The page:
Friday playlist: Songs for when the sun’s out
The sun, usually a rare presence kept hidden by melancholic Eugene clouds, has made its grand arrival, its rays bursting through the air to land so inconveniently in our collective pupil. Without the usual, fluffy obstructions, Earth’s great star is liable to fill its benefactors with an elusive energy that draws little comparison. The sun’s gentle rays pry off what’s greying the mind, and we’re now at the point of the year where it’s most abundant. This Friday playlist attempts to capture this feeling while providing a blend of hip-hop, Latin-based rhythms, and rock.
“Everybody Loves The Sunshine” — Roy Ayers
This track finds solace in the sun; its high-pitched synth rests above the hypnotizing vocal praises like the sun’s rays lay above us as we proceed with our lives. Roy Ayers’ urges the listener to get on the same wavelength as him, leaving us wanting some of the same rays he’s clearly been getting. Even Dr. Dre’s character is shown jamming out to this song in “Straight Outta Compton.” If Dre’s feeling it, you know it’s good.
“Run To The Sun” — N.E.R.D.
N.E.R.D.’s classic debut album, “In Search Of…” (2001) was an impressive feat of blending hip-hop and rock using mostly electronic methods. The album’s seventh track, “Run To The Sun,” is perhaps its most playful. The song’s title suggest a yearning for an escape, even romanticizing it. For the listener, this “escape” is from the dreary weather, and we’d love some sunshine just as much as the songwriter. This track resonates with us and it also has a lasting imprint, heavily influencing the next artist on this playlist.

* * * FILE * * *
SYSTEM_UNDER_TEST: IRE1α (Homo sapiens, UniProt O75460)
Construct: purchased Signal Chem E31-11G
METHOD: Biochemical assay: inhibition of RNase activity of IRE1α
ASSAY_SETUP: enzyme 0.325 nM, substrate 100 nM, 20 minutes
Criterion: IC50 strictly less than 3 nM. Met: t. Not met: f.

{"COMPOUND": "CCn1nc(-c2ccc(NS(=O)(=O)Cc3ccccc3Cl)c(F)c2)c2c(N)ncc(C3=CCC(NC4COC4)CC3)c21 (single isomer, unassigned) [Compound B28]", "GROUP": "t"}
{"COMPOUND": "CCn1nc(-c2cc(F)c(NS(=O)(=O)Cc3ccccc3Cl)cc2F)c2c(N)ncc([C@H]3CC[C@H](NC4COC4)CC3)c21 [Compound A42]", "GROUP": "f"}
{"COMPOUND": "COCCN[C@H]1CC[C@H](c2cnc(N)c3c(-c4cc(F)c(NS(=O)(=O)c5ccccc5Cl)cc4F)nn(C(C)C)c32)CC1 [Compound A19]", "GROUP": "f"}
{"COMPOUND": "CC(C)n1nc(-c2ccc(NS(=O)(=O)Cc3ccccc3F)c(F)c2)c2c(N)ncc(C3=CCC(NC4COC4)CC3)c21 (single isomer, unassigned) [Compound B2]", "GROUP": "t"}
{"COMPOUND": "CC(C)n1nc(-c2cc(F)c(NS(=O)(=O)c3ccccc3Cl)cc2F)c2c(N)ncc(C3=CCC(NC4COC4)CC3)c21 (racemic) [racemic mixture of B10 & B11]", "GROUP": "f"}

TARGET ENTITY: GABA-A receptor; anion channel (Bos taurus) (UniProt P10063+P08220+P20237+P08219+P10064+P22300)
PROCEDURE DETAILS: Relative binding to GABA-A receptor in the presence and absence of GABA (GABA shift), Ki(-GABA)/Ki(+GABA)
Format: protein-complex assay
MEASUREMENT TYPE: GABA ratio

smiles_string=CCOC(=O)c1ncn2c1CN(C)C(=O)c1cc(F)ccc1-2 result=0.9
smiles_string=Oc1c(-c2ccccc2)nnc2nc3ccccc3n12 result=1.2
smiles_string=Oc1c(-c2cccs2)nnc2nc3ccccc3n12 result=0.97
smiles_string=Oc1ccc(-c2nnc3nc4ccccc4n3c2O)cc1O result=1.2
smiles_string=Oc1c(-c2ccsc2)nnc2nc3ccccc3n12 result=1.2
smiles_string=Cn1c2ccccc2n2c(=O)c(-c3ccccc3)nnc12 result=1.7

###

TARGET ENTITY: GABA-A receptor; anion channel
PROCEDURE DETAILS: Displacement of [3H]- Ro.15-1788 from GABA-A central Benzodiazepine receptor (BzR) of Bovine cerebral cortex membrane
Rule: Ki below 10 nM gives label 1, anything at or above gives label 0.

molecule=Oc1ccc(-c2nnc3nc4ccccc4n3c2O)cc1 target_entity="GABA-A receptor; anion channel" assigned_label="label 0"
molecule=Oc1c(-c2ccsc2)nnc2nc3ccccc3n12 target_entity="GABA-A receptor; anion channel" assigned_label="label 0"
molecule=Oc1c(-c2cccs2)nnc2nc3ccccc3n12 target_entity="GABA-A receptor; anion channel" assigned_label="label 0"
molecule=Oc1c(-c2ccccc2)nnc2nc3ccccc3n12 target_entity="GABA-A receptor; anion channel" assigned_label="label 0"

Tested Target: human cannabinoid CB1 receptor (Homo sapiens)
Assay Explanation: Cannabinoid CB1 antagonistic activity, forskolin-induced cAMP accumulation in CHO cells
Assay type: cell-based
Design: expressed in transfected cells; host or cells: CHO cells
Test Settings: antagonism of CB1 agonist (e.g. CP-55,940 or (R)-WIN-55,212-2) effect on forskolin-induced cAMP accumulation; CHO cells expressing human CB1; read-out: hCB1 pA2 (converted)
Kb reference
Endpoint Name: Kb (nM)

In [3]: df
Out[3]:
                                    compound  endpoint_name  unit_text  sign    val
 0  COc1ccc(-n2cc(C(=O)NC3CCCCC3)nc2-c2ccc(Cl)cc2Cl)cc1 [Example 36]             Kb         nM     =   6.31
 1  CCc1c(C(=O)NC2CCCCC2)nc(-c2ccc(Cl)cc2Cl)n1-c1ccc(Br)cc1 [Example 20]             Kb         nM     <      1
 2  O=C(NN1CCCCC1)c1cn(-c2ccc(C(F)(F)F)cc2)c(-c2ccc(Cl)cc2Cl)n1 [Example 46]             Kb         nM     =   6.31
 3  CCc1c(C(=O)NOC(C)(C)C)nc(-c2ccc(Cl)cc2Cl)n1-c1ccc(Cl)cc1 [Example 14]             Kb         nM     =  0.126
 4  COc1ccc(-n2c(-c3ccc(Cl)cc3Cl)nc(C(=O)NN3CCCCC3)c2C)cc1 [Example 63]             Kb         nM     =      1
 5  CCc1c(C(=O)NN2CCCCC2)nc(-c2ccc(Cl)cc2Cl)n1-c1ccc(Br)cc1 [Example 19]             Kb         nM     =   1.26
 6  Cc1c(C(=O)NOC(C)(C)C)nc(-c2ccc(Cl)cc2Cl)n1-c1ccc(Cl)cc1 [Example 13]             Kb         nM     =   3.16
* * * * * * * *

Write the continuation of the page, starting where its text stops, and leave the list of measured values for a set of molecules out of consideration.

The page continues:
“Pelas Sombras” — Arthur Verocai
The energy of “Pelas Sombras,” it’s ecstatic rhythms and gravelly vocals can only be fully realized under the bright sun. Its title roughly translates to “the shadows” from Portuguese, indicating the presence of a giant source of light and maybe even warmth, sound familiar? Even if you forgot what the sun feels like, this song can do a good job of reminding you. It’s an orchestra, but Arthur Verocai makes it sound like a great rock band.
“Walking On The Sun” — Smash Mouth
Is it crazy to say that “Shrek” killed a potentially great Ska band? It’s not, as Smash Mouth would probably say. Before they became, ultimately, a meme, they put out some very respectable work. “Walking On The Sun” sneakily observes drug problems affecting the general youth, but the crunchy horns find a way to groove to it, as does Steve Harwell’s vocals, even though nowadays they’re not much more than meme fuel.
“Atomic Bomb” — William Onyeabor
Closing the playlist, we have the enigmatic funk and synth master from ‘70s and ‘80s Nigeria, William Onyeabor. His catalog is brief but inspiring. “Atomic Bomb” carries with it such an entrancing groove, fitting for rounding out a well-lit day. It sounds almost bittersweet, much like the setting of the sun. But over the near 8-minute playtime, it becomes obvious that the sun will soon shine again.
listen to the playlist here:
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